Former PM Manmohan Singh is unusually vocal after Congress lost power in 2014 and PM Narendra Modi assumed office. The former PM, who was rather well known for his ‘lack of statements’ is often found making highly intellectual, grandiose, philosophical statements that involve a lot of fear-mongering, doom predictions and pontifications. Most of his speeches are centred around ideas like ‘secularism is in danger’, ‘democracy is in danger’ and ‘the economy is in danger’. The same Manmohan Singh whose secularism is defined by his famous remark of minorities having the first claim on a country’s resources.
Recently, speaking at a lecture event, the former PM stated that the Indian Army must remain ‘uncontaminated’ from a sectarian appeal. He also stated that even the judiciary of the country should not lose sight of its primary duty of protecting the secular spirit of the constitution.
As usual, Manmohan Singh, considered a Sonia Gandhi loyalist through and through, serves the dual purpose in the statement. He casts an allusion that the Army and the judiciary are under threat of becoming sectarian, communal. Further, he asserts the claim that he, as a former PM and senior Congress leader, is warning against the possible threats ‘if’ the institutions like the army and the judiciary become sectarian.
But what the former prime minister says now, and what he did when he was in power are diametrically opposite. While in power at the centre, the UPA government where Manmohan Singh was the PM, had brought in the Sachar committee to make an assessment of socio-economic conditions of Muslims in the government, bureaucracy and well, in the army.
Crucial assembly elections were close and the party that draws its legacy from people who ensured India’s partition on religious grounds had played its ‘secularism’ card once again. Sadly, the Congress version of secularism means projecting the ‘Muslim’ community as a victim of socio-economic injustice. The Manmohan Singh led government was already trying its level best to exploit the ‘Muslim’ peg to reap political benefits. The HRD ministry had tried its best to make the Aligarh Muslim University as a strictly Muslim university by bringing in 50% reservation for Muslims. The court struck it down. The Sachar committee was just another attempt to create the ‘secular’ smokescreen that Muslim in India are marginalised, under-represented, backward while the majority Hindus are grabbing their share of everything. The army, which had remained well beyond the confines of religious politics, was to be the next target.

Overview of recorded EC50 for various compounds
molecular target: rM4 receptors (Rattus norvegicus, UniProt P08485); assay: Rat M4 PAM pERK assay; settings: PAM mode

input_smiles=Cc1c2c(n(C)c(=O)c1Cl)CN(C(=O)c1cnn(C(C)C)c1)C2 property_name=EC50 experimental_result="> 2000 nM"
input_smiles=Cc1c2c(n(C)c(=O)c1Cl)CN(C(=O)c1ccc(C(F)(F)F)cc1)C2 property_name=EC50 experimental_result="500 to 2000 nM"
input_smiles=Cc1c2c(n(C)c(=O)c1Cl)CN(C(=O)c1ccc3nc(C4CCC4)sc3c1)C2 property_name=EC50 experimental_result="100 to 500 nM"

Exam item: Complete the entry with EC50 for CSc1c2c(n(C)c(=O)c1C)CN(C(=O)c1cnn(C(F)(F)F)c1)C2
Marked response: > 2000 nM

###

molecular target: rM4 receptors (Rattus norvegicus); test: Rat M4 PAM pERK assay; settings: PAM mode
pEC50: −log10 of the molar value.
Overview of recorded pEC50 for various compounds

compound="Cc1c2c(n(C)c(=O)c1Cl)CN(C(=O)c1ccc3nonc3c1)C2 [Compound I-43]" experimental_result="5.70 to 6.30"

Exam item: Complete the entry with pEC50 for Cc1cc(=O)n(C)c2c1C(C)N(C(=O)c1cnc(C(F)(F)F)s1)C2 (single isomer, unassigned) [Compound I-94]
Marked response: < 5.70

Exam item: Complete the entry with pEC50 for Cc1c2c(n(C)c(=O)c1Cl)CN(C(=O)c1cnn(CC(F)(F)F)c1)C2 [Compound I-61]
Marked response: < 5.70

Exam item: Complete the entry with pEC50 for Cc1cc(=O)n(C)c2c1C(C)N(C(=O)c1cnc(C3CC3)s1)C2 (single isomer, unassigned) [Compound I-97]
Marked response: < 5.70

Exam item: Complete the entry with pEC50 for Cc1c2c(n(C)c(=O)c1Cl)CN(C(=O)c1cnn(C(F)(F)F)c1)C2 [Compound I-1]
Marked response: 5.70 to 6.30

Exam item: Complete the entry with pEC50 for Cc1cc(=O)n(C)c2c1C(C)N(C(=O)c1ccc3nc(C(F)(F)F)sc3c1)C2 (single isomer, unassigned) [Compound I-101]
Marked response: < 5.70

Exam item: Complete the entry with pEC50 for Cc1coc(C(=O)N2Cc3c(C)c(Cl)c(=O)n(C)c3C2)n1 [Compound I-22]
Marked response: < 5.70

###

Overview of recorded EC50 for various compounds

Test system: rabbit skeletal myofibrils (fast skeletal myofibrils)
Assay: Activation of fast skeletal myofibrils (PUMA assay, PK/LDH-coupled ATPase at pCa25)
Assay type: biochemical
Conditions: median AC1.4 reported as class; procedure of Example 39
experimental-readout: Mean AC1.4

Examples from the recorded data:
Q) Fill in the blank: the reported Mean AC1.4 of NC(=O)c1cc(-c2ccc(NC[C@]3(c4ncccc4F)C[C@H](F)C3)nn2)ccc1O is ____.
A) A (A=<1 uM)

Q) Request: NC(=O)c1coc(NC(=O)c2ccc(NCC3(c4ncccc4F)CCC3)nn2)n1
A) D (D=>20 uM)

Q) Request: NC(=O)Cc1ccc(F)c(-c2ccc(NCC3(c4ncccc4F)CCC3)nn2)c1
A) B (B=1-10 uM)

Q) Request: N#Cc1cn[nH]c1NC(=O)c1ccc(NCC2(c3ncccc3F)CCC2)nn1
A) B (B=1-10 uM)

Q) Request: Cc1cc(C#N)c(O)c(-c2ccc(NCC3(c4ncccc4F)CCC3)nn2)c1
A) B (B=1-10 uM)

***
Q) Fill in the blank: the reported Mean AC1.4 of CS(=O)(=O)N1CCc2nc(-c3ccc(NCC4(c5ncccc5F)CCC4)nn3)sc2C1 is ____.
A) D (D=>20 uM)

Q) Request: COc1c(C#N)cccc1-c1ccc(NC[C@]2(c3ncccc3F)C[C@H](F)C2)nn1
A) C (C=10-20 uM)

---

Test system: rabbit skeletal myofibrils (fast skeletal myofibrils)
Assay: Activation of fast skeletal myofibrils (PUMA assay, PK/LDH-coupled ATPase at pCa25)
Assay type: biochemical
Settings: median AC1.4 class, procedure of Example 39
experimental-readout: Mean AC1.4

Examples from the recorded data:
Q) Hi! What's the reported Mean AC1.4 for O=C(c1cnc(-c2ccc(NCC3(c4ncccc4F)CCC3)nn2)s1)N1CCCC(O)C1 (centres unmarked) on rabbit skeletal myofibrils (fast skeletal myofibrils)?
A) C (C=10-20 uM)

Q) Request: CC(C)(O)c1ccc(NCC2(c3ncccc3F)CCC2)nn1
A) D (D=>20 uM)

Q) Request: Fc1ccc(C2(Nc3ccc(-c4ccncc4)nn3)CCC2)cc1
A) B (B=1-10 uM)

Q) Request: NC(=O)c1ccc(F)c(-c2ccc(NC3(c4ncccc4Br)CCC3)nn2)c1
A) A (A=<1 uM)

After strong opposition from the RSS, BJP and media outrage over the overtly malicious attempt to create a sectarian divide in the armed forces, the UPA government saw that its trick is not working and resorted to damage control mode. Soon, separate clarifications were issued from the Sachar committee itself, the PMO and Congress party. Congress spokesperson Abhishek Singhvi ‘clarified’ to the media that the letter sent by the committee to the army is not an attempt to divide but a mere fact-finding exercise. What is worse is that the idea behind the Muslim headcount and seeking ‘representation’ was reportedly drawn from a book named ‘Khaki and Ethnic Violence in India’ by an MIT professor named Omar Khalidi. In the book, Khalidi had reportedly advocated the creation of ‘Muslim compact zones’ in states like Andhra Pradesh, Assam, West Bengal and Bihar by ‘reorganisation’ of districts. Some secularism indeed.
Recently, AIMIM chief Asaduddin Owaisi had created a controversy by demanding to know how many Muslims have been recruited by the Indian security forces. The fact that a Congress leader openly supported the demand should be no surprise at all. Because what Owaisi declares openly, Congress has been doing it subtly over the years, under a fancy garb of secularism. In the lust for power, Congress had exploited all possible faultlines in the Indian society, be it caste, region and religion.
The central idea behind these statements and Congress’ policies over the years is the same . A fake narrative building to exploit faultlines, create fear and then appear like the white knight who will save India from the imaginary demons. Congress had applied the same narrative building game to create the smokescreen called the ‘Hindu Terror’. When in power they attempted to create another narrative of Muslims being the victims, which they are only further extending now with the allusions of ‘secularism’ being under threat.
Manmohan Singh can use his intellectual prowess to weave a narrative of brilliant words with smart undertones. But he cannot stop the average Indian from noticing that his proclamations of danger to India’s social, democratic and economical fabric have been as flimsy as his own tenure as the PM of India where the real power laid elsewhere, that Congress’ slogans of secularism are as hollow as the promises of its leadership over the years.